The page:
(The opinions expressed in guest op-eds are those of the writer and do not necessarily represent the views of RedState.com.)
Almost four years after the Tax Cuts and Jobs Act (TCJA) became law, IRS data shows it benefited middle- and working-class Americans more than the wealthy, improved economic mobility, and made the U.S. income tax system more progressive.
Based on this indisputable data, one would think progressives would cheer the success of the TCJA, however, don’t hold your breath waiting for any jubilee.
In the months leading up to the passage of the TCJA, leftists roundly criticized the bill as nothing more than a godsend for the rich at the expense of hardworking Americans.
For example, Sen. Chuck Schumer (D-NY) issued a press release on the eve of TCJA’s passage, claiming it would “stuff even more money in the pockets of the wealthy and the biggest corporations, while raising taxes on millions in the middle class.”
Schumer also claimed TCJA is “slanted toward the wealthy and powerful, and rains tax increases upon millions of middle-class citizens.”
Even more over-the-top was Rep. Nancy Pelosi’s (D-CA) assessment of the bill prior to its passage. According to Pelosi, the TCJA “is simply theft–monumental, brazen theft–from the American middle-class and from every person who aspires to reach it.”
Pelosi added, “The GOP tax scam is not a vote for an investment in growth or jobs, it is a vote to install a permanent plutocracy in our nation.”
While debating TCJA on the House floor, Pelosi described TCJA as “the worst bill in the history of the United States Congress.” She added TCJA would lead to “Armageddon,” as well as “the end of the world.”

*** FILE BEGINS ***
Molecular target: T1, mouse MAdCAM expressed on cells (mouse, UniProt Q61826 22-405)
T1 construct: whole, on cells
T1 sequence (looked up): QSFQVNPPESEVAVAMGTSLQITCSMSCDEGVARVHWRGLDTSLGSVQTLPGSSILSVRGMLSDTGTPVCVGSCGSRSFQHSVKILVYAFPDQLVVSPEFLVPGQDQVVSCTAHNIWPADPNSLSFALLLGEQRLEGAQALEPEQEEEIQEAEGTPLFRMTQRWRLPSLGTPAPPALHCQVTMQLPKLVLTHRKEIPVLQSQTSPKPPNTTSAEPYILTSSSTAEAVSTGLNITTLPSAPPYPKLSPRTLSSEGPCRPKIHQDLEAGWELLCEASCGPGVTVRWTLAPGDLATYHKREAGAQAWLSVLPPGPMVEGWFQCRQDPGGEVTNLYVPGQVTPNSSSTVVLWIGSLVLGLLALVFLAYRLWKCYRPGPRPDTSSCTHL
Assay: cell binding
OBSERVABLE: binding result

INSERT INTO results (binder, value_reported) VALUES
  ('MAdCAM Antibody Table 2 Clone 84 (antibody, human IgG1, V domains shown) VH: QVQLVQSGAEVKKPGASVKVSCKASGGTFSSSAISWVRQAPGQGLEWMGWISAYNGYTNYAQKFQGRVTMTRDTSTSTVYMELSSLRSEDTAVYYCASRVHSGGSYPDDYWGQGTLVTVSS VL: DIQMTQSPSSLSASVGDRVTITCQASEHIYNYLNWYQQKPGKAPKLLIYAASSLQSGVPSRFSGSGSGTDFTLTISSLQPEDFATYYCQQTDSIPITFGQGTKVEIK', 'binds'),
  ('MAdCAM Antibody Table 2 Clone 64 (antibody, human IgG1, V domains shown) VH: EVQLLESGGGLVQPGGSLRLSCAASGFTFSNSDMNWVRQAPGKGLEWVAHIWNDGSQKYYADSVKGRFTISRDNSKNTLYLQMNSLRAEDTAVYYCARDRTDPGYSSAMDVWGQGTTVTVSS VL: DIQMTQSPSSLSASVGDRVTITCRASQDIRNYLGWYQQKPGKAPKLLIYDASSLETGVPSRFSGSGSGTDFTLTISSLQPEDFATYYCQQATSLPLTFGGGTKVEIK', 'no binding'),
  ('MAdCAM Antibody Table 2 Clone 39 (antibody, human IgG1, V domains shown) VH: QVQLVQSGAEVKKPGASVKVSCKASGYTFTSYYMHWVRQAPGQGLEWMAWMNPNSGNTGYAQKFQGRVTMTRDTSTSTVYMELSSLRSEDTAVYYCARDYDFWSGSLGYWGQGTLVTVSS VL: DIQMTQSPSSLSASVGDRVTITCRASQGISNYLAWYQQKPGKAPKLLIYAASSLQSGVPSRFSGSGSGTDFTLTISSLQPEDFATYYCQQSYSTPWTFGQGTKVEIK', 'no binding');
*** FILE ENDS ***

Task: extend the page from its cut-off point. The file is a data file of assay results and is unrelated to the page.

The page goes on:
Yet, here we are, four years later. The world has not ended. Armageddon has not taken place, either.
However, what has occurred four years after TCJA became law is the exact opposite of the dire predictions espoused by Schumer, Pelosi, and so many others.
First, according to IRS data, middle- and working-class Americans received a massive tax cut due to TCJA. In fact, the middle- and working classes were the biggest beneficiaries of the tax reductions in TCJA.
As Justin Haskins, editorial director at The Heartland Institute, documents in a new Policy Brief titled “Measuring The Effects Of The Republicans’ Tax Cuts And Jobs Act On Personal Income Taxes,” “According to data from the U.S. Internal Revenue Service comparing outcomes from 2017 to 2018—the first year the tax reform law went into effect—the Tax Cuts and Jobs Act reduced average effective income tax rates for filers in every one of the IRS’s income brackets, with the largest benefits going to lower- and middle-income households.”
Moreover, in direct contradiction to the left’s talking points on TCJA, “after accounting for all tax deductions and credits, filers with an adjusted gross income (AGI) of $40,000 to $50,000 received an average tax cut of 18.2 percent.”
In regards to Pelosi’s contention that TCJA would create a “permanent plutocracy,” the TCJA actually increased economic mobility.
As Haskins notes, “The IRS data further show that the Tax Cuts and Jobs Act appeared to have a strong upward effect on economic mobility. The number of filers with an adjusted gross income of $1 to $25,000 decreased by more than 2 million in just one year, while the number of households reporting incomes higher than $25,000 increased in every income bracket.”
And, concerning the left’s unyielding claims that TCJA would be a windfall for the wealthy, there is this inconvenient truth, “The IRS data also revealed that higher-income earners paid an even larger share of the total tax burden in 2018 than they did in 2017, indicating that the Tax Cuts and Jobs Act may have made the tax code slightly more progressive.”
What’s more, “In 2017, filers earning $500,000 or more paid 38.9 percent of all personal income tax revenues. In 2018, the same income bracket paid 41.5 percent of total income tax revenues.”
When it comes to the left’s outrageous lies about the Tax Cuts and Jobs Act, I cannot help but think of John Adams’ famous quip, “Facts are stubborn things; and whatever may be our wishes, our inclinations, or the dictates of our passion, they cannot alter the state of facts and evidence.”
Chris Talgo ([email protected]) is senior editor at The Heartland Institute.